Legislation would make Louis Riel honorary first premier of Manitoba

Louis Riel, a prominent figure in Canadian history, is officially recognized, through provincial legislation, as Manitoba’s first Premier. Alex Karpa reports.

The Manitoba government has introduced a bill to recognize Metis leader Louis Riel as the province’s honorary first premier.

“Louis Riel is the reason that we as Manitobans are also Canadians,” said Premier Wab Kinew.

Premier Wab Kinew, who is Manitoba’s first First Nations Premier, made the announcement alongside the Manitoba Metis Federation. Recognizing Riel as the first Premier of Manitoba was a campaign promise by Kinew and reiterated his commitment Thursday by saying Riel has always been the first Premier.

“Today, we are honouring and respecting the work that Mr. Riel, to found the province of Manitoba and to bring our province into this great country of Canada,” said Kinew.

Louis Riel made significant contributions to both Manitoba and Canada, fighting to protect the lands and rights of the Red River Metis. Riel was also the leader of two resistance movements, and at just the age of 25, he led an uprising and formed a provisional government, presenting Canada with a Bill of Rights, known today as the Manitoba Act.

However, he was tried, convicted, and hanged at the Northwest Mounted Police barracks in Regina on November 16, 1885, for his resistance and at the time, was seen as a traitor. He was just 41 years old when he was killed.

He was hanged after a later resistance in what is now Saskatchewan.

Manitoba Premier Wab Kinew says the bill will recognize Riel for his contributions, including establishing a list of rights for citizens.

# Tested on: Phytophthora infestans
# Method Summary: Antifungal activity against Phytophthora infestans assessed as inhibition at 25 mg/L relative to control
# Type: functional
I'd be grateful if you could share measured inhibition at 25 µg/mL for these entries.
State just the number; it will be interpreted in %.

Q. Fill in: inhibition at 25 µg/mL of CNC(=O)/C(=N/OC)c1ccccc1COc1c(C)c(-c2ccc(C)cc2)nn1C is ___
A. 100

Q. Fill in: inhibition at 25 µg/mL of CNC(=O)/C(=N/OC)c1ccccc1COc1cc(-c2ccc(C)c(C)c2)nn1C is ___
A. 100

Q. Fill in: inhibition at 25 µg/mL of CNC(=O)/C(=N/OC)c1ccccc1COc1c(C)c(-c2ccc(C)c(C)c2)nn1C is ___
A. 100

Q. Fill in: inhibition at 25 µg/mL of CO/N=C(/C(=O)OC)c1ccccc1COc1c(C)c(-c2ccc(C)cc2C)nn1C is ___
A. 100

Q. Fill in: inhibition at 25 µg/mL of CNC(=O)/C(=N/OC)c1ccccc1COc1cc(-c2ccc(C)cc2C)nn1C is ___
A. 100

Kinew says the government also plans to ensure Riel’s full story is taught in schools.

David Chartrand, president of the Manitoba Metis Federation, says his group has been working for decades to have Riel recognized as the province’s founder.

“It took 153 years to get justice,” said Chartrand.

“Why did it take an Indigenous premier to do the right thing, to correct the right wrongs of a man that they murdered in this country, a great leader that we admire today? It took an Indigenous leader to correct that. Why? Is that how far we are still behind regarding how we respect each other as different societies, minorities.”

Anita Campbell says Riel’s legacy as a leader will now be properly recognized.

“In history, when you look at it, and I said this before, he wasn’t only fighting for our rights, he was also fighting for our identity, and to this day, it is something we can all be proud of.” 

With files from the Canadian Press

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